Viagra shows promise for use in bone marrow transplants

By dilating blood vessels, Viagra enhances the mobilization of blood-forming stem cells from the bone marrow so they can be collected from the blood for transplants

diagram of stem cell mobilization
This diagram compares the standard regimen for mobilizing blood-forming stem cells from the bone marrow (on the left) with the new approach (on the right), which is much faster and easier. (Image credit: Smith-Berdan et al., Stem Cell Reports, 2019)
Camilla Forsberg
Camilla Forsberg

Researchers at UC Santa Cruz have demonstrated a new, rapid method to obtain donor stem cells for bone marrow transplants using a combination of Viagra and a second drug called Plerixafor.

Bone marrow transplants, used mostly in the treatment of cancer, are life-saving procedures to restore the stem cells that generate new blood cells throughout a person's life. These blood-forming cells (called "hematopoietic stem cells") normally reside only in the bone marrow. Obtaining them for transplants originally required drilling into the hip bone and using a special needle to remove cells directly from the bone marrow. Now it is more common to collect the cells from the blood, using drugs to get the stem cells to move from the bone marrow into the bloodstream.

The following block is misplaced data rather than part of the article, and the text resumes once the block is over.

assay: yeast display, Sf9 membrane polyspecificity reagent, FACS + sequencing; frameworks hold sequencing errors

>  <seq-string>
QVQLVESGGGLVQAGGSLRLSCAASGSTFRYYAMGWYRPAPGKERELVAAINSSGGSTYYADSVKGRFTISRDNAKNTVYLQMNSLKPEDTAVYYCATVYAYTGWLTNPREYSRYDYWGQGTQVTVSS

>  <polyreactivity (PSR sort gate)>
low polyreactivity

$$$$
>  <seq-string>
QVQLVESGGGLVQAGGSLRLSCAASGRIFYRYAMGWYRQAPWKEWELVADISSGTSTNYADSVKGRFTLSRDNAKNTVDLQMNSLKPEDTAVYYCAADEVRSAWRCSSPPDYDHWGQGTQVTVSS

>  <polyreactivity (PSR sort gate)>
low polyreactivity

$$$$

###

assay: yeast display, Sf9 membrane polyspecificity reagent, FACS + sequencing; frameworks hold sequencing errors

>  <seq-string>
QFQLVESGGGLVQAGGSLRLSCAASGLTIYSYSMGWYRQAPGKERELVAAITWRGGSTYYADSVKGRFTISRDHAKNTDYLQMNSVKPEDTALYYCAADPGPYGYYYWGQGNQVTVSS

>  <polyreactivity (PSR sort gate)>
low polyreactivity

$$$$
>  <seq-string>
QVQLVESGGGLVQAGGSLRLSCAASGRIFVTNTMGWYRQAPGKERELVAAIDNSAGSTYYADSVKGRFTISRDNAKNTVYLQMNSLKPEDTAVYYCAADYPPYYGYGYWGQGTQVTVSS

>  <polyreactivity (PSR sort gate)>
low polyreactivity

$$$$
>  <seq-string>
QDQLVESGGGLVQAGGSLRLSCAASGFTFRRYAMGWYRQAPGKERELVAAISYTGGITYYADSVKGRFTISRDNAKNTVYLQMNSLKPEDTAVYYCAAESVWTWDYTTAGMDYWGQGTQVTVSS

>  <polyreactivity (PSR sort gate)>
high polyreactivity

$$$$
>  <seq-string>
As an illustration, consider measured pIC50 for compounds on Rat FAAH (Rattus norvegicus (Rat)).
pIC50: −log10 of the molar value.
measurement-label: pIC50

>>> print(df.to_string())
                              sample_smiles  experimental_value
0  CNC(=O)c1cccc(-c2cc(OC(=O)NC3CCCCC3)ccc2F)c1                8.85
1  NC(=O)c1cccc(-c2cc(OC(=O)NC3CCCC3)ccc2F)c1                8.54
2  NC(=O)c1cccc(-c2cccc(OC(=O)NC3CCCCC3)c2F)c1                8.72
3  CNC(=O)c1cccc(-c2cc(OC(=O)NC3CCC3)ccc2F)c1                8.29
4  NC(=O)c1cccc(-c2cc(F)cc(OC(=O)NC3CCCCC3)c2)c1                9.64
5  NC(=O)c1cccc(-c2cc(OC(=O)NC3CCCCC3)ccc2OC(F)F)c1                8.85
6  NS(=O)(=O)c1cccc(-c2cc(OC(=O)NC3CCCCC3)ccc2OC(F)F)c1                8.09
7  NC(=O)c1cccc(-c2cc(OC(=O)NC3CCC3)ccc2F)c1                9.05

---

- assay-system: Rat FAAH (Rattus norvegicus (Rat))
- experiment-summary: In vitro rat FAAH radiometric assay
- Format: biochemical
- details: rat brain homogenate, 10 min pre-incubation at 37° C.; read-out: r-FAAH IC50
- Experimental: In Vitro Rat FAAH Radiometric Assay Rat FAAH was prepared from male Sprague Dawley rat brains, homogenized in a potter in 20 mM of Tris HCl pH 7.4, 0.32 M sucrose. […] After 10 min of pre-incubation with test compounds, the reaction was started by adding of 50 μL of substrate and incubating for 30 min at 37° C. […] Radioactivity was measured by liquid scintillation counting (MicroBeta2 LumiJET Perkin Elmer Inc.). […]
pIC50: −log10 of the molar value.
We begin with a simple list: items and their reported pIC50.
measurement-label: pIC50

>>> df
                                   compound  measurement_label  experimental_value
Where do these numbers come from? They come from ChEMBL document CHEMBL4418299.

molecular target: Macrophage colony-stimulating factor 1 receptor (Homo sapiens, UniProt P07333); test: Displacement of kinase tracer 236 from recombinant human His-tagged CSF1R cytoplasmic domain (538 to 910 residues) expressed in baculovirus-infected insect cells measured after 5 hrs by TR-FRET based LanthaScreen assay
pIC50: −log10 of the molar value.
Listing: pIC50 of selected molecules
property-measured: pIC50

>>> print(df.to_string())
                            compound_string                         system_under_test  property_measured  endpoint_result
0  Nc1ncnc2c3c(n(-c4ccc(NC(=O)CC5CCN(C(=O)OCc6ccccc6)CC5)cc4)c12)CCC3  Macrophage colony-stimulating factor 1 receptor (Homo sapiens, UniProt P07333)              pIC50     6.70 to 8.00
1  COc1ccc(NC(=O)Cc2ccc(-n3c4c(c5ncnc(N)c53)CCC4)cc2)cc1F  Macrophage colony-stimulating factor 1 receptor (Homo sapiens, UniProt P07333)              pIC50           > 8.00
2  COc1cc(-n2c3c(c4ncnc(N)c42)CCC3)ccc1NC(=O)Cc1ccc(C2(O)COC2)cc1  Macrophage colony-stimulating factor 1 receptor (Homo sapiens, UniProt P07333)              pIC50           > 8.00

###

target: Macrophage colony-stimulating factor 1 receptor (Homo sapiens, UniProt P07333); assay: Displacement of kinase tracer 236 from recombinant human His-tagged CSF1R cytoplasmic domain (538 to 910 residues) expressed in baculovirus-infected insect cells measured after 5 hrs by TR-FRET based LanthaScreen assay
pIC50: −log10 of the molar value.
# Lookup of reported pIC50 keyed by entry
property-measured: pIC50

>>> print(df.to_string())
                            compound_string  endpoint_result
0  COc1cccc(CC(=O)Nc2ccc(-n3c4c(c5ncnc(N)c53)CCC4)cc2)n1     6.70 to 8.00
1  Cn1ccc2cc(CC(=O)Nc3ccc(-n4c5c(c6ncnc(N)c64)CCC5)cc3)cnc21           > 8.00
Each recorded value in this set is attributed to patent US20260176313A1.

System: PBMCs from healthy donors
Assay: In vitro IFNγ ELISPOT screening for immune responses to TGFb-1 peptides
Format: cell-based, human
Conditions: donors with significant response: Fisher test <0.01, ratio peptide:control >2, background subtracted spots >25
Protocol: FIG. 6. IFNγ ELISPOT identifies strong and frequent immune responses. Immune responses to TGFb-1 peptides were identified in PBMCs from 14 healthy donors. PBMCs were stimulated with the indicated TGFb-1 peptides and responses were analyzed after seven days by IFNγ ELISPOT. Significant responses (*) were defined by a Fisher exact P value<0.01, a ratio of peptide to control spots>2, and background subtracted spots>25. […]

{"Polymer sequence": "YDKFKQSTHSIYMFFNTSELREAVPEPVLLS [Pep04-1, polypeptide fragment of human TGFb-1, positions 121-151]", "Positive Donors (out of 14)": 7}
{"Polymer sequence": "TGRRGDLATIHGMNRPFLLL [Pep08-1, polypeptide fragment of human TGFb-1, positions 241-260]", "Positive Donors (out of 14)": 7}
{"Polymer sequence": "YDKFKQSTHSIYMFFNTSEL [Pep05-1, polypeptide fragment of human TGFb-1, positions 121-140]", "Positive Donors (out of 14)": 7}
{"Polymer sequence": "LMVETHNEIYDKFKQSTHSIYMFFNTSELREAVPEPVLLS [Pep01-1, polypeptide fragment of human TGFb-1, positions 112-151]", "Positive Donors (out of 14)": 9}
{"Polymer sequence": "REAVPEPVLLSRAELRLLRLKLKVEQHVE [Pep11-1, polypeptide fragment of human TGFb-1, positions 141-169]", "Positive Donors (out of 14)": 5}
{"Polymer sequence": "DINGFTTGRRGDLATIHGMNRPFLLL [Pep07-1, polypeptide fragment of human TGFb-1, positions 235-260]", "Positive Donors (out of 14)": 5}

The standard drug regimen for coaxing stem cells from the marrow to the bloodstream requires daily injections of the growth factor GCSF for several days before the stem cells can be collected, typically after 4 to 6 days of GCSF injections. Although less invasive than extracting cells directly from the bone marrow, this regimen is not always successful, often causes bone pain and other side effects, and cannot be tolerated by many patients who might otherwise benefit from a bone marrow transplant.

The new study, published October 10 in Stem Cell Reports, demonstrates an alternative regimen that mobilizes stem cells from the bone marrow in just 2 hours. It involves a single oral dose of Viagra followed two hours later by a single injection of Plerixafor.